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EmDrive: China Claims It's Already Testing 'Impossible' Warp Drive Tech, Beats NASA

By Prei Dy, | February 12, 2017

China claimed that NASA's EmDrive research reconfirmed only what it has already knew.

China claimed that NASA's EmDrive research reconfirmed only what it has already knew.

China claimed that it has outpaced NASA into creating a "warp drive" technology that could prove that interstellar, superfast space travel is more than just a science fiction.

The country has reportedly been funding into the controversial research since 2010, according to the China Academy of Science and Technology (CAST), adding that NASA is merely "reconfirming" what it has already knew.

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"National research institutions in recent years have carried out a series of long-term, repeated tests on the EmDrive," Chen Yue, CAST's head of the communication satellite division, said. "NASA's published test results can be said to re-confirm the technology. We have successfully developed several specifications of multiple prototype principles."

Chen confirmed that CAST has already created a test device for the EmDrive and is being experimented in the low-orbit manned satellite Tiangong-2, Express.uk noted.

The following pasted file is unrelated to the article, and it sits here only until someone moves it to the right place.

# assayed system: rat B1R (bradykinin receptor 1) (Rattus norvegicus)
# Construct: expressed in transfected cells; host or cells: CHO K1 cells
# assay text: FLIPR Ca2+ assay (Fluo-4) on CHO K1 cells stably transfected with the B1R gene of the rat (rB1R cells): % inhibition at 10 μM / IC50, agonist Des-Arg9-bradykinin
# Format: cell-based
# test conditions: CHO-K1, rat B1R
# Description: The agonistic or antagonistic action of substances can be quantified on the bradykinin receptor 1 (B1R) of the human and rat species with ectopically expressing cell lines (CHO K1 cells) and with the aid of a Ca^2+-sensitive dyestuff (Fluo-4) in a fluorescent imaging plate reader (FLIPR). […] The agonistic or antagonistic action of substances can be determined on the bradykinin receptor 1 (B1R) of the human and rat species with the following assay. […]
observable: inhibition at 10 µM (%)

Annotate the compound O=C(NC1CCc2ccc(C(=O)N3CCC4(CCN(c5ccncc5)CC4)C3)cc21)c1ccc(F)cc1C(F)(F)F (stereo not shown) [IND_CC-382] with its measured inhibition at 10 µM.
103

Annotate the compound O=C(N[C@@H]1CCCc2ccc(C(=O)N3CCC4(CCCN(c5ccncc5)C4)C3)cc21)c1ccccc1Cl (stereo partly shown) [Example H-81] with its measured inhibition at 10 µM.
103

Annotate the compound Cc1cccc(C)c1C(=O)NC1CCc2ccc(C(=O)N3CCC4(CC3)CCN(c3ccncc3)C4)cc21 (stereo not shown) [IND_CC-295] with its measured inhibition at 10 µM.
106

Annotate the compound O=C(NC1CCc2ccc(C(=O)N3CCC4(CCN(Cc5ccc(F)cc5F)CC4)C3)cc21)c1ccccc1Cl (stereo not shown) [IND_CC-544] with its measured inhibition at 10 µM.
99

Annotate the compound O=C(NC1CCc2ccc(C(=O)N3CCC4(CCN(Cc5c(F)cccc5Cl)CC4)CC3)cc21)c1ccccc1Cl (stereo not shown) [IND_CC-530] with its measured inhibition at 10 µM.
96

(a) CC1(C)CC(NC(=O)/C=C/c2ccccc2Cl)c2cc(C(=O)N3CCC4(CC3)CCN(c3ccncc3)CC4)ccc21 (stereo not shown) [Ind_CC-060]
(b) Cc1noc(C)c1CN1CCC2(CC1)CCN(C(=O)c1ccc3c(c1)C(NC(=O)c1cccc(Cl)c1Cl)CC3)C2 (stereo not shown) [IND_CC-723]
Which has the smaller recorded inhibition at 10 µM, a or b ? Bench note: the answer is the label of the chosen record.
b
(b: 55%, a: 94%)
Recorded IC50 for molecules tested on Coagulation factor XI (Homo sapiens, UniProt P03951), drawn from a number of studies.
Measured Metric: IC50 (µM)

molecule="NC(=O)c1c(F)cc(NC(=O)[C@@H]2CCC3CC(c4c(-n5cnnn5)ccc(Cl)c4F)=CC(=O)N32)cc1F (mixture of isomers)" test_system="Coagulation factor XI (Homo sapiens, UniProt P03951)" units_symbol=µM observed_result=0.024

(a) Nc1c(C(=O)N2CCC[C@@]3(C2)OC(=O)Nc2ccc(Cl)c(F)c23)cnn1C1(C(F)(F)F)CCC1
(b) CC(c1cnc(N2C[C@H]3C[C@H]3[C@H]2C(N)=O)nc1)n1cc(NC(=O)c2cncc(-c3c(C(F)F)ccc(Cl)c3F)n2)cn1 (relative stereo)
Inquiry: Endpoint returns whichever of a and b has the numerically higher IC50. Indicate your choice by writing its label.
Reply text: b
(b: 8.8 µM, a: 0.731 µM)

"The establishment of an experimental verification platform to complete the milli-level micro thrust measurement test, as well as several years of repeated experiments and investigations into corresponding interference factors, confirm that in this type of thruster, thrust exists."

Officially known as the EmDrive propulsion system, the 'warp drive' technology was believed to be impossible as it breaks the law of physics. While spaceships need to create thrust to push them towards the correct direction, the EMDrive has been designed to produce thrust by harnessing light particles and bouncing microwaves around inside a closed, cone-shaped chamber. Such movement generates thrust at the slim end of the cone, driving the engine forward, the Mirror noted.

However, while the research brought great news and was applauded by some, other critics maintained that the concept is inconsistent with Newton's conservation of momentum, which states that an object will not move unless an outside force is applied.

If such technology is successful, space travel could fly humans to the moon in just four hours and to Mars in just a few weeks. But aside from the much-coveted Mars travel, British engineer Roger Shawyer further pointed other significant things EmDrive could do for the world.

"It will be solar power stations, city-to-city long-haul flights using hydrogen. It's green and convenient and will change our world in the next few decades," he said.


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